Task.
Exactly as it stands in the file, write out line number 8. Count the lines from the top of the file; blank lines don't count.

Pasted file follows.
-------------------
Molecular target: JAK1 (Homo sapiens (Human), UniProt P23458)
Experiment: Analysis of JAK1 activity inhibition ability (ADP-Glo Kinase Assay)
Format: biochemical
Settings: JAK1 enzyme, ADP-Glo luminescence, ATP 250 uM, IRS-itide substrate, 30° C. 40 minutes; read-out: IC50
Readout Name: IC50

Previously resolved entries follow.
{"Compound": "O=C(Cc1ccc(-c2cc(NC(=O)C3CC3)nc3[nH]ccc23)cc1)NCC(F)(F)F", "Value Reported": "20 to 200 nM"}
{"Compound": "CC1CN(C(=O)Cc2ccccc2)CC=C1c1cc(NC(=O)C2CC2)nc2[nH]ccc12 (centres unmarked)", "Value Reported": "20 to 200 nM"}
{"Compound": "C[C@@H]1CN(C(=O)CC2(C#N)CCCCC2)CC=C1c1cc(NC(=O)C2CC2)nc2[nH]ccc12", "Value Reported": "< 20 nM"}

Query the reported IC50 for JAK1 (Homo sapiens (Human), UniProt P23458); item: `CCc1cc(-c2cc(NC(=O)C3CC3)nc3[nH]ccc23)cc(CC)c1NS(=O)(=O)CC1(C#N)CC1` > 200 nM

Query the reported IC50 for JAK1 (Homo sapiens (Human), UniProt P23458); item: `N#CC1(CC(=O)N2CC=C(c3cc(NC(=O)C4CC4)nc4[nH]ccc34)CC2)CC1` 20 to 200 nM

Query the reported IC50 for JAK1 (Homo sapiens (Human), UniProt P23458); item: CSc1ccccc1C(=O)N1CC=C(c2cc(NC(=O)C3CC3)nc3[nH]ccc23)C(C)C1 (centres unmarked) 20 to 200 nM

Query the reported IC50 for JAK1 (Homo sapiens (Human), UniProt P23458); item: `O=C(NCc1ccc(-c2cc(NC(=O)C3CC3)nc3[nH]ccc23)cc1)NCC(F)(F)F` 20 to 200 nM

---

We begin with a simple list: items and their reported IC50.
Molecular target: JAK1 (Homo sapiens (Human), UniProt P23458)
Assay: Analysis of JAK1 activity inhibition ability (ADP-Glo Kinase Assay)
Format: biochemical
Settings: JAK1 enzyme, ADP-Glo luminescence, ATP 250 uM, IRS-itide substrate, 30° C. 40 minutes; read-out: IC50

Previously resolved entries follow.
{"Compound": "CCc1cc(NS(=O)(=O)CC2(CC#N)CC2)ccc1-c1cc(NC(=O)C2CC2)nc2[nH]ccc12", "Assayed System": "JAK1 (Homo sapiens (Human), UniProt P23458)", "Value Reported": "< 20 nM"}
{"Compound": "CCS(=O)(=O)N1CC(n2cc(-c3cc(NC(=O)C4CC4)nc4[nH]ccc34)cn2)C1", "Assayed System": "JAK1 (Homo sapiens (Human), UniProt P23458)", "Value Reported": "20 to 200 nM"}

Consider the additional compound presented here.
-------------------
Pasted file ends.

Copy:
{"Compound": "CC1CN(C(=O)Cc2ccccc2)CC=C1c1cc(NC(=O)C2CC2)nc2[nH]ccc12 (centres unmarked)", "Value Reported": "20 to 200 nM"}